Poets, writers everywhere described that awful pyre,
When those young girls were trapped to die in the Triangle Fire.

Here’s another by Edna St Vincent Millais, who was from Maine.


Edna St. Vincent Millay – 1892-1950

I’ll keep a little tavern
Below the high hill’s crest,

Wherein all grey-eyed people
   May set them down and rest.

There shall be plates a-plenty,
   And mugs to melt the chill
Of all the grey-eyed people
   Who happen up the hill.

There sound will sleep the traveller,
   And dream his journey’s end,
But I will rouse at midnight
   The falling fire to tend.

Aye, ’tis a curious fancy—
   But all the good I know
Was taught me out of two grey eyes
   A long time ago.

When I am dead, my dearest

When I am dead, my dearest,
Sing no sad songs for me;
Plant thou no roses at my head,
Nor shady cypress tree:
Be the green grass above me
With showers and dewdrops wet;
And if thou wilt, remember,
And if thou wilt, forget.
I shall not see the shadows,
I shall not feel the rain;
I shall not hear the nightingale
Sing on, as if in pain:
And dreaming through the twilight
That doth not rise nor set,
Haply I may remember,
And haply may forget.

A Musical Instrument

WHAT was he doing, the great god Pan,
    Down in the reeds by the river ?
Spreading ruin and scattering ban,
Splashing and paddling with hoofs of a goat,
And breaking the golden lilies afloat
    With the dragon-fly on the river.
He tore out a reed, the great god Pan,
    From the deep cool bed of the river :
The limpid water turbidly ran,
And the broken lilies a-dying lay,
And the dragon-fly had fled away,
    Ere he brought it out of the river.
High on the shore sate the great god Pan,
    While turbidly flowed the river ;
And hacked and hewed as a great god can,
With his hard bleak steel at the patient reed,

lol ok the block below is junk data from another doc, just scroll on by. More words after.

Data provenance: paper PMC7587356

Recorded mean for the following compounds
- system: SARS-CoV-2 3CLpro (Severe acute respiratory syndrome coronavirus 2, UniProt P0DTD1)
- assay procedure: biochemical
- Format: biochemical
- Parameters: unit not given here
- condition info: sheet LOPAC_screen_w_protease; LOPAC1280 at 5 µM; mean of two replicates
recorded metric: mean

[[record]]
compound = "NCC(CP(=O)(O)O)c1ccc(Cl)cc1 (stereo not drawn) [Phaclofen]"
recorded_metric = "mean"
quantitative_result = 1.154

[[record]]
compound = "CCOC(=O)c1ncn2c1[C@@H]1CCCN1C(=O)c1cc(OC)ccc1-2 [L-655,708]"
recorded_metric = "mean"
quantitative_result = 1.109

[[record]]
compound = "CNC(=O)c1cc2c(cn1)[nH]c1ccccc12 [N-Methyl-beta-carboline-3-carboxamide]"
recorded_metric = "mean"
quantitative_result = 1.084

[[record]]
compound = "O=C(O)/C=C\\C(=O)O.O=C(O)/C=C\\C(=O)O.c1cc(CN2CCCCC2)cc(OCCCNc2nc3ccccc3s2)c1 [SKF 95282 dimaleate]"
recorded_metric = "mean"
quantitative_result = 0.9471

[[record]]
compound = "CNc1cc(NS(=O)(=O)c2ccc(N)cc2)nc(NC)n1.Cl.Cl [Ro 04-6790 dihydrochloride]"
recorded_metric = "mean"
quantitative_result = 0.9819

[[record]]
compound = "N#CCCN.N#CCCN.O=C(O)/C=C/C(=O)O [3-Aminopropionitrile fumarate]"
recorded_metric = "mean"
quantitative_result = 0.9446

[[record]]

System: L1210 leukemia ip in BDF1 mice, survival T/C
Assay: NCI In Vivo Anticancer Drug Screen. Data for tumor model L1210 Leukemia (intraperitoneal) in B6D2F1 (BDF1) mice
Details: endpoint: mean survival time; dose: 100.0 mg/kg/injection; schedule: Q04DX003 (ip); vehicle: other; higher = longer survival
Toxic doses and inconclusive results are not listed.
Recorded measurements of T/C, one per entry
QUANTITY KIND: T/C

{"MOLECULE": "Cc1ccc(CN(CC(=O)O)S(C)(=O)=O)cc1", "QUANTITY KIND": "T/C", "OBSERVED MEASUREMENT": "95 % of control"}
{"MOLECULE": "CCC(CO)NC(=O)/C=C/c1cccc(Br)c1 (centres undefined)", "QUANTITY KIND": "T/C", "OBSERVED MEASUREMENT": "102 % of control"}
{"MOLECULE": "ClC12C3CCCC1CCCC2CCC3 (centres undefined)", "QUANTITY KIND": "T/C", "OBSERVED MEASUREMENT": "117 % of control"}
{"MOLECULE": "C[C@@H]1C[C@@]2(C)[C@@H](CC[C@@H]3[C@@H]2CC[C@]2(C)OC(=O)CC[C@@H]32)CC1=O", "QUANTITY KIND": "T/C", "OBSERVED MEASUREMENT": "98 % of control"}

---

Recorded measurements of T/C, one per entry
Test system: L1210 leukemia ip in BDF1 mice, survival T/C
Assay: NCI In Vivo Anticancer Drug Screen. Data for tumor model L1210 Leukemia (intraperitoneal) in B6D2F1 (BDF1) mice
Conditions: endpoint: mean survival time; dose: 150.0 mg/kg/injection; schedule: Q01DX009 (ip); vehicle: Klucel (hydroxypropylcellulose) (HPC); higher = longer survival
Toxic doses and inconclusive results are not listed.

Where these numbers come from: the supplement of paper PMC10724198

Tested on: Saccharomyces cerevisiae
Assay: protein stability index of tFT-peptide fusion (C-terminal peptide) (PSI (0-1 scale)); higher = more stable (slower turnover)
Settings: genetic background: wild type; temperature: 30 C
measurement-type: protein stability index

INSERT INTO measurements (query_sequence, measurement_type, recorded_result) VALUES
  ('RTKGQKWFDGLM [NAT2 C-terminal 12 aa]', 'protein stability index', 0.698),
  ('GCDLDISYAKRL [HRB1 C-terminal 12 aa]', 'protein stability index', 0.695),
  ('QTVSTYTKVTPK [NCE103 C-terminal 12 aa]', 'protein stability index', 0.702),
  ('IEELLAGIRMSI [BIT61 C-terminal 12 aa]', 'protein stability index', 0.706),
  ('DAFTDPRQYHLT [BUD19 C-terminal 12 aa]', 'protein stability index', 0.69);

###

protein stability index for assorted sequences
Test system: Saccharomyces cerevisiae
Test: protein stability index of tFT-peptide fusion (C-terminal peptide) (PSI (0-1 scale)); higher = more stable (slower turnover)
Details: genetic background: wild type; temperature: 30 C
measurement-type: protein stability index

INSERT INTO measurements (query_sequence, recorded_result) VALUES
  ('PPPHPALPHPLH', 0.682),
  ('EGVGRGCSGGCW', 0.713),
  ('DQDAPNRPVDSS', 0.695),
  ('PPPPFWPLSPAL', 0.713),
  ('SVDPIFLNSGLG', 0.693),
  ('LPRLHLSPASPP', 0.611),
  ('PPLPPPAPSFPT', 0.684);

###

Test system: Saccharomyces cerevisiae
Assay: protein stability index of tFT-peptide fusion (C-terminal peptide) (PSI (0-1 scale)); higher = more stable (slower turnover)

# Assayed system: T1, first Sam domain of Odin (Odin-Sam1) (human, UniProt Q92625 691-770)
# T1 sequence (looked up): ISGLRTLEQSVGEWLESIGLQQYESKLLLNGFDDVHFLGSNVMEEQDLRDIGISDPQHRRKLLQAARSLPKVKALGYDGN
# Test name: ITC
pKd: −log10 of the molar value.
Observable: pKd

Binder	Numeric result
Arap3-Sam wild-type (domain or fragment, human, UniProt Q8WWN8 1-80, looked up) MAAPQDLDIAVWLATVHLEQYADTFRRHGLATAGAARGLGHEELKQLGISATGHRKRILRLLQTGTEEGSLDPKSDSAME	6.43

Till there was not a sign of a leaf indeed
    To prove it fresh from the river.
He cut it short, did the great god Pan,
    (How tall it stood in the river !)
Then drew the pith, like the heart of a man,
Steadily from the outside ring,
And notched the poor dry empty thing
    In holes, as he sate by the river.
This is the way,’ laughed the great god Pan,
    Laughed while he sate by the river,)
The only way, since gods began
To make sweet music, they could succeed.’
Then, dropping his mouth to a hole in the reed,
    He blew in power by the river.
Sweet, sweet, sweet, O Pan !
    Piercing sweet by the river !
Blinding sweet, O great god Pan !
The sun on the hill forgot to die,
And the lilies revived, and the dragon-fly
    Came back to dream on the river.
Yet half a beast is the great god Pan,
    To laugh as he sits by the river,
Making a poet out of a man :
The true gods sigh for the cost and pain, —
For the reed which grows nevermore again
    As a reed with the reeds in the river.

Lullaby For the Cat

by Elizabeth Bishop.
Minnow, go to sleep and dream,
Close your great big eyes;
Round your bed Events prepare
The pleasantest surprise.

Darling Minnow, drop that frown,
Just cooperate,
Not a kitten shall be drowned
In the Marxist State.

Joy and Love will both be yours,
Minnow, don’t be glum.
Happy days are coming soon —
Sleep, and let them come…


The Hebrew poets who composed the Psalms worked with an interesting verse form. It consisted of distichs. These are two line verses in which the first line makes a statement, and then then second line builds on the idea in the first line. The great thing about this form is that rhyming ideas transcend translation from one language to another, whereas a great deal is usually lost in translating rhyme and meter:

Here is Psalm 19, one of my favorites. It is attributed to King David, but may be much older (it’s also a wonderful example of anthropomorphism, but I digress):

1: The heavens declare the glory of God;
And the firmament sheweth his handywork.

2: Day unto day uttereth speech,
And night unto night sheweth knowledge.

There is no speech nor language,
Where their voice is not heard.

Their line is gone out through all the earth,
And their words to the end of the world.
In them hath he set a tabernacle for the sun,

Which is as a bridegroom coming out of his chamber,
And rejoiceth as a strong man to run a race.

Here are three ways in which the first line relates to the second:

Sameness: The poet restates the first line by restating it in different way, as in Psalm 102:

The heavens declare the glory of God;
And the firmament sheweth his handywork.

Antithesis: the second line opposes the first line in some way:

Day unto day uttereth speech,
And night unto night sheweth knowledge.

Complement: This balances two halves of the statement as in Proverbs 19:21:

Which is as a bridegroom coming out of his chamber,
And rejoiceth as a strong man to run a race.

Jesse Owens, 1936 Berlin Olympics.

Try this form: Pick a few lines from a poem you’ve been working on, then write it out leaving a space between each line to fit in the distich in a few minutes time.